PPI: An introduction

If you have been living in the UK for the better part of the last two decades, it’s highly unlikely that you have not heard of PPI. Especially now that the terminator-themed ads (featuring Arnold Schwarznegger) are out!

If PPI is still not ringing any bells, then it’s best that we start with a brief overview. A deadline has been imposed on PPI reclaims, so knowing the ins-and-outs of PPI can help you reclaim thousands of pounds before it’s too late.

So let’s get started:

Let’s get to know PPI a little better.

Payment Protection Insurance (PPI) is a policy that was sold along with credit cards, loans and mortgages to cover up the cost of repayments in situation wherein the policy holder was unable to make repayments.

PPI appeared to be the “rescuer” for people in the event of unforeseen circumstances that prevented them from making repayments. PPI was meant to cover repayment in situations where borrowers became redundant or faced a change in their income due to:

  • Unemployment
  • Accident
  • Illness  
  • Or even Death

Initially, the idea of having PPI insurance was quite reasonable as it ensured that you made your payments on time if something went wrong. But it became problematic when it started getting sold in a fraudulent way, as an add-on to loans and other products without the consent of the borrower.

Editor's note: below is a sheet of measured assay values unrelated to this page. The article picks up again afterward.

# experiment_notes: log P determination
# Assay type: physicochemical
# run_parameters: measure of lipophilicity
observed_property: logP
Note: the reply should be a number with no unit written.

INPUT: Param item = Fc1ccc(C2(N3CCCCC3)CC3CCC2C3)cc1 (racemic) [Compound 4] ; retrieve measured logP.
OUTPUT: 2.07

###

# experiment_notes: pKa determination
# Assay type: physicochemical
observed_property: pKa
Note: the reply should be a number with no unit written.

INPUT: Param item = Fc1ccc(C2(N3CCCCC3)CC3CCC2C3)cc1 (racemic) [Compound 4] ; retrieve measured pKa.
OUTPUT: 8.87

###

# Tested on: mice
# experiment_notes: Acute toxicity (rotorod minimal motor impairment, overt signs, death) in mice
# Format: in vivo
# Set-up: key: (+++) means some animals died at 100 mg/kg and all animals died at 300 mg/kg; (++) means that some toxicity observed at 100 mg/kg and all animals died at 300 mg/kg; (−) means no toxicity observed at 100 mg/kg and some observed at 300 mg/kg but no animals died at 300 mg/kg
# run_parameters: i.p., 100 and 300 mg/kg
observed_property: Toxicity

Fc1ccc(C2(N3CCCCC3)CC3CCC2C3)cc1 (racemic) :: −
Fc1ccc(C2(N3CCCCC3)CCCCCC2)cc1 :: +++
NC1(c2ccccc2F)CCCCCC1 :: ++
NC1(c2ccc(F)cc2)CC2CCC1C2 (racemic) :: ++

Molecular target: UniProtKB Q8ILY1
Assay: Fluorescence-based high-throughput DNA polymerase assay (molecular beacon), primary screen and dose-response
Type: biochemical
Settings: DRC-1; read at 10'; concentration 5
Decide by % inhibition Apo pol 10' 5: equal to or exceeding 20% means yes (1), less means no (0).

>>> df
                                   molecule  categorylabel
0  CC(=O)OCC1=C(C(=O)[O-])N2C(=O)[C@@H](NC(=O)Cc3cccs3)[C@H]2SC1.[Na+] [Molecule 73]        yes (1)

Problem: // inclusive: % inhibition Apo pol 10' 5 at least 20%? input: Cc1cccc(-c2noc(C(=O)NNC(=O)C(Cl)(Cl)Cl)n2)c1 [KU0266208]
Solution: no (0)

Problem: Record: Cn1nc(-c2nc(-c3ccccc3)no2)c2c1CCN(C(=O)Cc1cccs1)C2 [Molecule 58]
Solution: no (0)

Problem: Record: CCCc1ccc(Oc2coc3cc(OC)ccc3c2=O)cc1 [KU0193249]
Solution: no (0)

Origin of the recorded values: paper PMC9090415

It was even sold to the people who would never have been eligible to use PPI for any benefit. The majority of customers were not provided proper information regarding PPI insurance while it was being added to their loans or credit cards.

What did the PPI policy not provide cover for?

Generally, a PPI policy doesn’t provide cover for:

  • The immediate three months after being unemployed
  • Certain illnesses
  • Pre-existing medical conditions
  • Retired or unemployed people

When did PPI mis-selling begin?

The mis-selling of PPI alongside mortgages, credit cards and other unsecured loans came into practice during the early 1990s. The initial idea behind taking out a PPI policy was to cover payments on loans if customers were not able to do it from their end due to redundancy, sickness, or accident.

In 2004, through an investigation conducted by the Citizen Bureau, it was revealed that banks like Barclays and Lloyds were making huge profits by selling PPI. This hard-sale practice became widespread and in 2005, Citizen Bureau filed a complaint and challenged PPI providers that further directed compensation payments to consumers, with an intention to curb mis-selling of PPI.

Why and how was PPI mis-sold?

Due to the lucrative benefits involved in the selling of PPI, banks and even third party brokers were encouraged to be more aggressive in selling PPI policies. This led to the widespread use of fraudulent selling tactics.

Sales staff were highly incentivised for selling PPI policies, leading to a mis-selling spree. Most people were sold PPI without them even knowing what they are buying. It was even sold to people who were not even eligible to claim from it when the need arose.

ppi refund - lloyds scandal


At times, people went to the bank to take out a loan, car finance or credit card, and sales staff bundled PPI into the loan as “protected measure” without the borrower being made aware about its costs.

When asked about it, many customers were made to feel that taking out PPI enhanced their chances of being approved for the loan. PPI was also in many instances sold to people who were retired or facing medical conditions, which would have excluded them from claiming on it in the future.